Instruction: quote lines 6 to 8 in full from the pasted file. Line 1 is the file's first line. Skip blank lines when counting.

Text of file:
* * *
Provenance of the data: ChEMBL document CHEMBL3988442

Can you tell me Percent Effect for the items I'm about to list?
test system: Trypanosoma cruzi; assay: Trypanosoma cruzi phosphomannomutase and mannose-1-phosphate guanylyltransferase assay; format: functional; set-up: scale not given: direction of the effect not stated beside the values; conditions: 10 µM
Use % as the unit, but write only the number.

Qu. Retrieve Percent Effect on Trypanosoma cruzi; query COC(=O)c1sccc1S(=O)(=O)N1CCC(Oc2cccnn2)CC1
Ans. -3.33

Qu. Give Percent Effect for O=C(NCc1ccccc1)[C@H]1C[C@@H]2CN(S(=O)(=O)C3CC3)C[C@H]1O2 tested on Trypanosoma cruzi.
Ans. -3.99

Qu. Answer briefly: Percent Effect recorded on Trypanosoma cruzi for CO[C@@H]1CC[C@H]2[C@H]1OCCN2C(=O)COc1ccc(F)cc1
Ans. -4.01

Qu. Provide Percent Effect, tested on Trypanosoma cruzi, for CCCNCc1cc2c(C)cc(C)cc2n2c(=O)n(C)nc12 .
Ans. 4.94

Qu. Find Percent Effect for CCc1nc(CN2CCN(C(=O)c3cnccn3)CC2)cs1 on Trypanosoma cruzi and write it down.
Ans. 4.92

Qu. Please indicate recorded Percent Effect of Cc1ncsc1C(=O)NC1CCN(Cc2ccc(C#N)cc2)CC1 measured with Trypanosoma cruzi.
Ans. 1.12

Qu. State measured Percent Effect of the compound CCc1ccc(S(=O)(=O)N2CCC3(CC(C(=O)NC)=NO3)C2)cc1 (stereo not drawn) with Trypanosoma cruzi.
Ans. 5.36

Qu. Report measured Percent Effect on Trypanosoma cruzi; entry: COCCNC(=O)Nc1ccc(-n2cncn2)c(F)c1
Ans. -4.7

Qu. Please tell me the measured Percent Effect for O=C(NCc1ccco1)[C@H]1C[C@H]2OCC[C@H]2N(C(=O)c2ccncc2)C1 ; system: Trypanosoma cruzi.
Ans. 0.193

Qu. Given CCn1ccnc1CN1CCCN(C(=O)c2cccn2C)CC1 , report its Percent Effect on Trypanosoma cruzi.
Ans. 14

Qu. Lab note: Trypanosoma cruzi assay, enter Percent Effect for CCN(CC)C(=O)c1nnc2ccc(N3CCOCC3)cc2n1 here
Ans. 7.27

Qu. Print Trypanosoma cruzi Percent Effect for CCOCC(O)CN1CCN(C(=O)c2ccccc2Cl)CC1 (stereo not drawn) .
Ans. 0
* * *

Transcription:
Ans. -3.33

Qu. Give Percent Effect for O=C(NCc1ccccc1)[C@H]1C[C@@H]2CN(S(=O)(=O)C3CC3)C[C@H]1O2 tested on Trypanosoma cruzi.
Ans. -3.99